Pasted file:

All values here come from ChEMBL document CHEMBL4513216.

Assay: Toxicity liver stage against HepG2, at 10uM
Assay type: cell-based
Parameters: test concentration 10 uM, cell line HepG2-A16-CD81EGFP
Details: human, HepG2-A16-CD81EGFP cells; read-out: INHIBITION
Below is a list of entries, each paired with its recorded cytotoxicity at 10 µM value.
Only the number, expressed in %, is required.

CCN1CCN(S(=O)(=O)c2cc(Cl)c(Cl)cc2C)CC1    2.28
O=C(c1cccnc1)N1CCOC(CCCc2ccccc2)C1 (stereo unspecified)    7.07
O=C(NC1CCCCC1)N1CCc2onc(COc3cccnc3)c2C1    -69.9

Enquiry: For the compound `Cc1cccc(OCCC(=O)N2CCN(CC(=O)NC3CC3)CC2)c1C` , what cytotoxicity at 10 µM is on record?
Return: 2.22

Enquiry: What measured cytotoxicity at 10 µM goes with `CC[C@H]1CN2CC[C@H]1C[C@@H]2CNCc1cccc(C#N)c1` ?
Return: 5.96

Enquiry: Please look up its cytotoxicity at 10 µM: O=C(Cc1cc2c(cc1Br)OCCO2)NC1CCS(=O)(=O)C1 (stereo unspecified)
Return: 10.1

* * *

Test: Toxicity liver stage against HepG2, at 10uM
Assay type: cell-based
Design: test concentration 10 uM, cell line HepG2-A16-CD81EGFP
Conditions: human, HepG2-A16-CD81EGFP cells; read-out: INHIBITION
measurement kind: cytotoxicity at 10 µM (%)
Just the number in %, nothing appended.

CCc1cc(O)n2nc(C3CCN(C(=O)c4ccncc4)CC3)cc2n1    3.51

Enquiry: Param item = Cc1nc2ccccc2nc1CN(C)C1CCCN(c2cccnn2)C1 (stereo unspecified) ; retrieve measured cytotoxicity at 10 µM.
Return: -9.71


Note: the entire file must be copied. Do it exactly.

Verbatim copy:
All values here come from ChEMBL document CHEMBL4513216.

Assay: Toxicity liver stage against HepG2, at 10uM
Assay type: cell-based
Parameters: test concentration 10 uM, cell line HepG2-A16-CD81EGFP
Details: human, HepG2-A16-CD81EGFP cells; read-out: INHIBITION
Below is a list of entries, each paired with its recorded cytotoxicity at 10 µM value.
Only the number, expressed in %, is required.

CCN1CCN(S(=O)(=O)c2cc(Cl)c(Cl)cc2C)CC1    2.28
O=C(c1cccnc1)N1CCOC(CCCc2ccccc2)C1 (stereo unspecified)    7.07
O=C(NC1CCCCC1)N1CCc2onc(COc3cccnc3)c2C1    -69.9

Enquiry: For the compound `Cc1cccc(OCCC(=O)N2CCN(CC(=O)NC3CC3)CC2)c1C` , what cytotoxicity at 10 µM is on record?
Return: 2.22

Enquiry: What measured cytotoxicity at 10 µM goes with `CC[C@H]1CN2CC[C@H]1C[C@@H]2CNCc1cccc(C#N)c1` ?
Return: 5.96

Enquiry: Please look up its cytotoxicity at 10 µM: O=C(Cc1cc2c(cc1Br)OCCO2)NC1CCS(=O)(=O)C1 (stereo unspecified)
Return: 10.1

* * *

Test: Toxicity liver stage against HepG2, at 10uM
Assay type: cell-based
Design: test concentration 10 uM, cell line HepG2-A16-CD81EGFP
Conditions: human, HepG2-A16-CD81EGFP cells; read-out: INHIBITION
measurement kind: cytotoxicity at 10 µM (%)
Just the number in %, nothing appended.

CCc1cc(O)n2nc(C3CCN(C(=O)c4ccncc4)CC3)cc2n1    3.51

Enquiry: Param item = Cc1nc2ccccc2nc1CN(C)C1CCCN(c2cccnn2)C1 (stereo unspecified) ; retrieve measured cytotoxicity at 10 µM.
Return: -9.71